Golden Delicious: A Cinderella Apple Story
Golden Delicious: A Cinderella Apple Story
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Annotation: When Paul and Lloyd Stark from Missouri were looking for the perfect apple, they found it in Anderson Mullins' shiny yellow apples from West Virginia, in a story based on real events about how the Golden Delicious apple came to be.
Genre: Biology
Catalog Number: #4469747
Format: Publisher's Hardcover
All Formats: Search
Publisher: Albert Whitman
Copyright Date: 2008
Edition Date: 2008
Illustrator: Kemly, Kathleen,
Pages: 32
Availability: Available
ISBN: 0-8075-2987-7
ISBN 13: 978-0-8075-2987-4
Dewey: 634
LCCN: 2007052792
Dimensions: 27 cm.
Language: English
Reviews:
ALA Booklist
This lively, true tale is set in the American heartland more than 100 years ago. The Stark brothers dream of cultivating the perfect new apple in their Missouri nursery, and farmers send them floods of varieties to try, but even fruits that look like royalty do not taste good. Then a poor farmer in the hills of West Virginia finds a new tree with Golden Delicious apples in his field, and he sends the fruit to the Starks. At first the brothers are dismissive of the yellow apples until they taste them and find what they've been searching for. They rush by train and on horseback, find the tree, and graft twigs onto their own apple trees. Since then, Golden Delicious apples have become known as the queen of the apple world and billions have been harvested. A note fills in the botany, including how grafting works, and the folksy, colored-pencil illustrations, shaded with lots of earthy golds and greens, show the ordinary people who find glowing surprise.
Horn Book
Ida May has so much fun with her new best friend, Stacey. They even form a secret club after finding a mermaid night-light they think grants wishes. But when Stacey begins to stretch the truth with her "imagining," it puts Ida May in a tough position. Though didacticism creeps in, the story sensitively describes the push and pull of fourth-grade friendships.
Kirkus Reviews
This lightly fictionalized story of the golden delicious apple truly reads like a fairy tale. In 1905 Missouri, the famous Stark Bro's Nursery is the place farmers send their apples, hopeful that the brothers will want to sell the apples to their customers. But Paul and Lloyd are picky, likening each taste of a new apple to trying a glass slipper on another woman's foot. Meanwhile, in West Virginia, Anderson Mullins discovers a one-of-a-kind apple tree on his property that produces the most delicious golden apples. They win fair ribbons, yield year after year and stay sweet even through winter storage. In 1914 he sends three to the Starks and it becomes their Cinderella apple. Paul journeys to West Virginia to buy the apple tree, bringing back twigs to graft onto the trees back home. And from that one tree, every golden delicious apple is descended. The colors of Kemly's charming watercolor-and-ink illustrations neatly evoke the time period and the agricultural theme. A standout amidst the proliferation of apple books found in elementary classrooms. (author's note) (Picture book. 6-10)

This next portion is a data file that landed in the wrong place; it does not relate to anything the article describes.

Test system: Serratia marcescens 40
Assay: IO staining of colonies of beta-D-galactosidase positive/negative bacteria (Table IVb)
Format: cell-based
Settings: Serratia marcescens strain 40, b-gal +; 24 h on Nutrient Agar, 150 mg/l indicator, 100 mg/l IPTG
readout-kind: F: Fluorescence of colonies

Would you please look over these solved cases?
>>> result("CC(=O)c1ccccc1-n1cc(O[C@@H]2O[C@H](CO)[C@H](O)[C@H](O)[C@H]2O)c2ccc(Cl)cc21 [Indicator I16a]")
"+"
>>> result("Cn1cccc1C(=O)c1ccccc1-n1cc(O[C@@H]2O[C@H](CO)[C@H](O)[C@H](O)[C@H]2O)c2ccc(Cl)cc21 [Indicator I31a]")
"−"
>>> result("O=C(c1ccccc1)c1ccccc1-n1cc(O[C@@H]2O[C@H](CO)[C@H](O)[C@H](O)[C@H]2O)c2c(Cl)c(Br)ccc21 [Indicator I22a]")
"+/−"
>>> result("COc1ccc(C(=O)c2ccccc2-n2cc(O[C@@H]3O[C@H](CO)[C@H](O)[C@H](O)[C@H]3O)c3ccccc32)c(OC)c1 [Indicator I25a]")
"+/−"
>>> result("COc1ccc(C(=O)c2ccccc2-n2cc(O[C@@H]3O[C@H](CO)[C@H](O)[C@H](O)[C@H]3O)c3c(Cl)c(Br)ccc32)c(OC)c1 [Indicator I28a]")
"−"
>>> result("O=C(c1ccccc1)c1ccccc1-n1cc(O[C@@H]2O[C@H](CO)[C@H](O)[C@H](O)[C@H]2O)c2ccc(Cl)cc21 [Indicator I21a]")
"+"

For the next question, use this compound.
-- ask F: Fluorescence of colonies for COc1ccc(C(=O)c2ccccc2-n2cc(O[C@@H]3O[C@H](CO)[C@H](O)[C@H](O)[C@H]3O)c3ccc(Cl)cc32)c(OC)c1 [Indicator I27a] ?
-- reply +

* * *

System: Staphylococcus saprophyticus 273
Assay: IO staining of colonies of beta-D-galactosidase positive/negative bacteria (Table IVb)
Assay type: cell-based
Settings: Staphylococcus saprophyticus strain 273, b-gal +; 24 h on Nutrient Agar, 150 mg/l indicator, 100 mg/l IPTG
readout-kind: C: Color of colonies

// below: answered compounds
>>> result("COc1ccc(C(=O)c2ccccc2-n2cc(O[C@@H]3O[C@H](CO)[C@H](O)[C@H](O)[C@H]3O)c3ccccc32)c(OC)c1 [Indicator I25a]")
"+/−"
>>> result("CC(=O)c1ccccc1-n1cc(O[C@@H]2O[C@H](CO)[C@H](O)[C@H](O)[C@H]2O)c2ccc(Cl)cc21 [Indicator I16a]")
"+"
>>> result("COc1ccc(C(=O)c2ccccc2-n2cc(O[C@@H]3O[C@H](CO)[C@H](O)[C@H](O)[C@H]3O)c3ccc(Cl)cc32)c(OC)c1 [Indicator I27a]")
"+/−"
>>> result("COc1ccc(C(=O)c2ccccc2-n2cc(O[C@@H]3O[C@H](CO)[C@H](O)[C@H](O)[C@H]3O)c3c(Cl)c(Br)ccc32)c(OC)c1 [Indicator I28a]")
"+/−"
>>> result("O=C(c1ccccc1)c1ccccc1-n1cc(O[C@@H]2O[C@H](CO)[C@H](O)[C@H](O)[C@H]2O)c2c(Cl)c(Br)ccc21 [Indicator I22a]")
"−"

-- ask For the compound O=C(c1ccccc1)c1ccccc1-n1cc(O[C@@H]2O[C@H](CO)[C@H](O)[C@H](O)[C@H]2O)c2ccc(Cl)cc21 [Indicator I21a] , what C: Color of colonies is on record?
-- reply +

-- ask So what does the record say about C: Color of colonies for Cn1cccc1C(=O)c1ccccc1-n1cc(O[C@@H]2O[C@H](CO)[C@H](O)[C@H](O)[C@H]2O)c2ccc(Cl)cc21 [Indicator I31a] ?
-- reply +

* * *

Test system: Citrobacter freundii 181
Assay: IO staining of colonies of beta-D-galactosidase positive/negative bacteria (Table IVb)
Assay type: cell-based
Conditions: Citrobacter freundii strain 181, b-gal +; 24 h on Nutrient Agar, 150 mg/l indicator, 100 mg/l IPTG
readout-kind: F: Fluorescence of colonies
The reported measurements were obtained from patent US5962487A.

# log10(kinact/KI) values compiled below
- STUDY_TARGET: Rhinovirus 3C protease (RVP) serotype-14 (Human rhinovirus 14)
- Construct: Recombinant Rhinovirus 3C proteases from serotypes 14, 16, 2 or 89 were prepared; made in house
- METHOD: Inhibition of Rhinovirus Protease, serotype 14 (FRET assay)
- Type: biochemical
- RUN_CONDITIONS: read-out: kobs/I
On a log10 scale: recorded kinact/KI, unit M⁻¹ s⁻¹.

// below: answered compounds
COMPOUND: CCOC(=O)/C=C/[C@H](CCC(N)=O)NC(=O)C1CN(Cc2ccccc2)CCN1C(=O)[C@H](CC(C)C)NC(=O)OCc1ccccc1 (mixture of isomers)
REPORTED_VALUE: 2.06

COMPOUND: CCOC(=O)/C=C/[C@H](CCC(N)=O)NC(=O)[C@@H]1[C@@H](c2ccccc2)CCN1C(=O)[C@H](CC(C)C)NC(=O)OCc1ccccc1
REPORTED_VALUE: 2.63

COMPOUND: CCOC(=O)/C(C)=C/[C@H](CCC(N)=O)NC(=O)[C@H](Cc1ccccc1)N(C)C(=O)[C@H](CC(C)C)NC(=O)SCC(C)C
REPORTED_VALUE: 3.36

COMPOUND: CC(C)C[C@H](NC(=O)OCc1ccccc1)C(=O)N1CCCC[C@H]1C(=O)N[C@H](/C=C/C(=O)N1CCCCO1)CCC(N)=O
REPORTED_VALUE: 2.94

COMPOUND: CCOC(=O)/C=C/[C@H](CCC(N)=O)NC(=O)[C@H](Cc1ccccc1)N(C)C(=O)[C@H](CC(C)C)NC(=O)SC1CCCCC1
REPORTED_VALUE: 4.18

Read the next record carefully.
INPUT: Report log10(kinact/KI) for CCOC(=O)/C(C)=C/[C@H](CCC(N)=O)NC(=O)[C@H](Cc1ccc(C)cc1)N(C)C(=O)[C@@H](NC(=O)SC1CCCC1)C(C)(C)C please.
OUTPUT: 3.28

School Library Journal
Gr 14 More than 100 years ago, in Louisiana, MO, the Stark brothers were searching for a new fantastic apple to sell. At the same time, hundreds of miles away in Clay County, WV, Anderson Mullins, inspecting his new farm, came across an amazing tree loaded with golden apples; he sent the Starks three of them. From these two events emerges the story of the discovery and successful marketing of the Golden Delicious apple. The narrative is simple and direct, with an occasional flair: "The sun poured down hot as apple butter just out of the kettle. His white shirt stuck to him tighter than the skin on a grape, but he didn't care." From the subtitle, readers might expect a deeper development of that reference to Cinderella, but after an initial comment by Lloyd Stark"This just might be our Cinderella!"it is not mentioned again. Kemly's soft pastel illustrations provide interesting historical details, including dress and transportation, and help to move the story along. An author's note gives more background, along with details about the grafting process. Resourceful teachers could easily find history and science connections to this story. Lee Bock, Glenbrook Elementary School, Pulaski, WI
Reviewing Agencies: - Find Other Reviewed Titles
ALA Booklist (8/1/08)
Horn Book (4/1/09)
Kirkus Reviews
School Library Journal (10/1/08)
Wilson's Children's Catalog
Word Count: 1,490
Reading Level: 5.4
Interest Level: K-3
Accelerated Reader: reading level: 5.4 / points: 0.5 / quiz: 130211 / grade: Lower Grades

Based on real events, this story of how the Golden Delicious apple came to be is ideal for discussions on nature and growing fruits and vegetables. Full color.


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